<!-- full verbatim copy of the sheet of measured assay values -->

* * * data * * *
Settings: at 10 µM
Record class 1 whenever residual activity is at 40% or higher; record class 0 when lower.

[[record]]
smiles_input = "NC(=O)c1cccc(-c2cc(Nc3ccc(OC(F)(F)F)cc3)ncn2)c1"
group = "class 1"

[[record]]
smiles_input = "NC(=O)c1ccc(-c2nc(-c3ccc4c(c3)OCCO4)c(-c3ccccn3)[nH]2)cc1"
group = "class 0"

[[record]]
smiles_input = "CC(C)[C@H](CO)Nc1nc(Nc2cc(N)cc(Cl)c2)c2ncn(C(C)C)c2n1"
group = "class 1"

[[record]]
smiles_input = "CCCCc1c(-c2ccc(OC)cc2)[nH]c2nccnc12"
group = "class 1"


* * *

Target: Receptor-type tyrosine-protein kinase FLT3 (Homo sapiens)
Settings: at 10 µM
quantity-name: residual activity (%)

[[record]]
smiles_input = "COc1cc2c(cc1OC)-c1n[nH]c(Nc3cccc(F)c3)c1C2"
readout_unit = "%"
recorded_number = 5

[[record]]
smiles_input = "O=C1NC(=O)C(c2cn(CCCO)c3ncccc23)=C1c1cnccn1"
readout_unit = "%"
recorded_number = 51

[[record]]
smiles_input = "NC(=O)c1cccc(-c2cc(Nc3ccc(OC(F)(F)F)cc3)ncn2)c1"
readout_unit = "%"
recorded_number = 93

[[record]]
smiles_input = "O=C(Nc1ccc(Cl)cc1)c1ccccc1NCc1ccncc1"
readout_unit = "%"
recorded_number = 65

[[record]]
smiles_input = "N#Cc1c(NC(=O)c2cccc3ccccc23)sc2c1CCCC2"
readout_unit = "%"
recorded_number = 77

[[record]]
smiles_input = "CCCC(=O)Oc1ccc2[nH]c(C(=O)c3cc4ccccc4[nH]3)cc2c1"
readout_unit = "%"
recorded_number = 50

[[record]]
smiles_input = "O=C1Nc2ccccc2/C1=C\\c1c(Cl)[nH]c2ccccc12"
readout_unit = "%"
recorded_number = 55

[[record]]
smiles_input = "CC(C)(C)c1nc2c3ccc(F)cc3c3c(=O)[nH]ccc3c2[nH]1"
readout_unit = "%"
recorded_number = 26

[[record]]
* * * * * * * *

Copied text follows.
Settings: at 10 µM
Record class 1 whenever residual activity is at 40% or higher; record class 0 when lower.

[[record]]
smiles_input = "NC(=O)c1cccc(-c2cc(Nc3ccc(OC(F)(F)F)cc3)ncn2)c1"
group = "class 1"

[[record]]
smiles_input = "NC(=O)c1ccc(-c2nc(-c3ccc4c(c3)OCCO4)c(-c3ccccn3)[nH]2)cc1"
group = "class 0"

[[record]]
smiles_input = "CC(C)[C@H](CO)Nc1nc(Nc2cc(N)cc(Cl)c2)c2ncn(C(C)C)c2n1"
group = "class 1"

[[record]]
smiles_input = "CCCCc1c(-c2ccc(OC)cc2)[nH]c2nccnc12"
group = "class 1"


* * *

Target: Receptor-type tyrosine-protein kinase FLT3 (Homo sapiens)
Settings: at 10 µM
quantity-name: residual activity (%)

[[record]]
smiles_input = "COc1cc2c(cc1OC)-c1n[nH]c(Nc3cccc(F)c3)c1C2"
readout_unit = "%"
recorded_number = 5

[[record]]
smiles_input = "O=C1NC(=O)C(c2cn(CCCO)c3ncccc23)=C1c1cnccn1"
readout_unit = "%"
recorded_number = 51

[[record]]
smiles_input = "NC(=O)c1cccc(-c2cc(Nc3ccc(OC(F)(F)F)cc3)ncn2)c1"
readout_unit = "%"
recorded_number = 93

[[record]]
smiles_input = "O=C(Nc1ccc(Cl)cc1)c1ccccc1NCc1ccncc1"
readout_unit = "%"
recorded_number = 65

[[record]]
smiles_input = "N#Cc1c(NC(=O)c2cccc3ccccc23)sc2c1CCCC2"
readout_unit = "%"
recorded_number = 77

[[record]]
smiles_input = "CCCC(=O)Oc1ccc2[nH]c(C(=O)c3cc4ccccc4[nH]3)cc2c1"
readout_unit = "%"
recorded_number = 50

[[record]]
smiles_input = "O=C1Nc2ccccc2/C1=C\\c1c(Cl)[nH]c2ccccc12"
readout_unit = "%"
recorded_number = 55

[[record]]
smiles_input = "CC(C)(C)c1nc2c3ccc(F)cc3c3c(=O)[nH]ccc3c2[nH]1"
readout_unit = "%"
recorded_number = 26

[[record]]